Antitrust

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What is 'Antitrust'

Antitrust laws are the laws that apply to virtually all industries and to every level of business, including manufacturing, transportation, distribution, and marketing. They prohibit a variety of practices that restrain trade.

BREAKING DOWN 'Antitrust'

Examples of illegal practices are price-fixing conspiracies, corporate mergers likely to reduce the competitive vigor of particular markets, and predatory acts designed to achieve or maintain monopoly power.

Microsoft, ATT, and J.D. Rockefeller Oil are companies who have been convicted of antitrust practices.

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RELATED FAQS
  1. What companies have been targeted for anti-trust action in the 21st century?

    Several companies have been targeted for antitrust action in the past decade. These companies range from food service to ... Read Answer >>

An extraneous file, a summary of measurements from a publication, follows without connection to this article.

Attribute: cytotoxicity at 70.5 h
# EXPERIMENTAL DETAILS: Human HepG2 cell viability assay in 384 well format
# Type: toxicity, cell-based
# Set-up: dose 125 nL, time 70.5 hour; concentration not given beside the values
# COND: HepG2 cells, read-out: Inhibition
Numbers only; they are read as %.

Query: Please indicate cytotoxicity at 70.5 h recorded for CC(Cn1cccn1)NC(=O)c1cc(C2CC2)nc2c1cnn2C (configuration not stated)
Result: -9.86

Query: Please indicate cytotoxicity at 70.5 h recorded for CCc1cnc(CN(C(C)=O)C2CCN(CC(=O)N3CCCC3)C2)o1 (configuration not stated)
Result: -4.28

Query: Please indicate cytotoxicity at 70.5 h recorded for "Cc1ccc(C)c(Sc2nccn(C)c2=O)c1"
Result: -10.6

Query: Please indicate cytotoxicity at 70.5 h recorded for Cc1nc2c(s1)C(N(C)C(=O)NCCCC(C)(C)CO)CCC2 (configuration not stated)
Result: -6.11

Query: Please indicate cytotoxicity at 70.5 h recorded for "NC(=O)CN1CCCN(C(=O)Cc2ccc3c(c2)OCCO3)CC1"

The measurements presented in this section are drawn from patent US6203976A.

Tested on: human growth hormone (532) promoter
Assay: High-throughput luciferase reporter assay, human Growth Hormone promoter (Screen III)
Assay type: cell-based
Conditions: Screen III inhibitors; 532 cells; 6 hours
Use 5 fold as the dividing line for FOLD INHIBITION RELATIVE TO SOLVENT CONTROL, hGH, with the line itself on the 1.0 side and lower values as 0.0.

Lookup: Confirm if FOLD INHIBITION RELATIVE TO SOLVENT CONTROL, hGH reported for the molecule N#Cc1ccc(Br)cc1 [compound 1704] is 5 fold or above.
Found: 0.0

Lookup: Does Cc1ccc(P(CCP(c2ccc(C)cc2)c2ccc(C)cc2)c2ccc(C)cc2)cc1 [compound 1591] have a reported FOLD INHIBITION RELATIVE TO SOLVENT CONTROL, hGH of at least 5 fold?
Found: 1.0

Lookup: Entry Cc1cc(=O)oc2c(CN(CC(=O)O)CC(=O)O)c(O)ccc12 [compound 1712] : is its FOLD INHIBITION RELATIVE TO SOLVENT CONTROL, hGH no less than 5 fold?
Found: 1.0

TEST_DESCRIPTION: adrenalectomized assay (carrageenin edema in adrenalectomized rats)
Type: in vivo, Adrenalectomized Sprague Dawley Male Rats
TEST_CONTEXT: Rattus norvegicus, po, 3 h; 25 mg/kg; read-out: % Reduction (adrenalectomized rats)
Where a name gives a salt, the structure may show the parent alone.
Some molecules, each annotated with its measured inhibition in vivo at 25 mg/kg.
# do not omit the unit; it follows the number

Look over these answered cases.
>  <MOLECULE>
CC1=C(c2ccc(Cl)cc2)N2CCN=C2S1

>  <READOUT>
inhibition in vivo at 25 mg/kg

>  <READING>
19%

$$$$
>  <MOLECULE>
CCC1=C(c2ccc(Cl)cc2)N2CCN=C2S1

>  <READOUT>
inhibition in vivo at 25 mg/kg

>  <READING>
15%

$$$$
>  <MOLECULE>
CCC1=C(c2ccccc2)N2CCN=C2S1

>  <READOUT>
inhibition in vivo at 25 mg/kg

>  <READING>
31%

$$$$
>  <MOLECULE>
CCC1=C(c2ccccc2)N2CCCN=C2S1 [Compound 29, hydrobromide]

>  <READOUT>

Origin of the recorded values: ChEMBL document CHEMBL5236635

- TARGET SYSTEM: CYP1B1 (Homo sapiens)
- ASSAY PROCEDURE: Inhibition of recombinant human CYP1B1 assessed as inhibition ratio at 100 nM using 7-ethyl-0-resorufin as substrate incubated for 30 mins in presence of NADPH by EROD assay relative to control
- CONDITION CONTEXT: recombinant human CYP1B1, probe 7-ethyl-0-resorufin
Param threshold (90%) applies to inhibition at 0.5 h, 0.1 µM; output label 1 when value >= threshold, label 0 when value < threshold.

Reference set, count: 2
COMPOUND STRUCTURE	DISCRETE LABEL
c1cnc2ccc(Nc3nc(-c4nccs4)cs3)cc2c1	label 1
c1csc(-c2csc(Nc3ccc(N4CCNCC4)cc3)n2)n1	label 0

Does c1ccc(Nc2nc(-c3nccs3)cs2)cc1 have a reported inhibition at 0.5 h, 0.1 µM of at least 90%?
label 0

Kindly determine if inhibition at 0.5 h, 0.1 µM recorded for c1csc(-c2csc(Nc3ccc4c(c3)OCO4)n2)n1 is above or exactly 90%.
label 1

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    A monopoly occurs when a single company or group owns all or nearly all of the market for a particular type of product or ... Read Answer >>
  3. What is an antitrust law?

    Antitrust laws - also referred to as "competition laws" - are statutes developed by the U.S. Government to protect consumers ... Read Answer >>
  4. Is backward integration ever illegal?

    Learn more about backward integration and why this strategy is often controversial. Explore ways many businesses and consumers ... Read Answer >>
  5. Why was Microsoft subject to antitrust charges in 1998?

    On May 18, 1998, the Department of Justice filed antitrust charges against Microsoft (Nasdaq:MSFT ). The charges were brought ... Read Answer >>
  6. Why is the 1982 AT&T breakup considered one of the most successful spinoffs in history?

    AT&T had a history reaching back to 1885 and, as a government-supported monopoly, was a highly profitable company. Colloquially ... Read Answer >>
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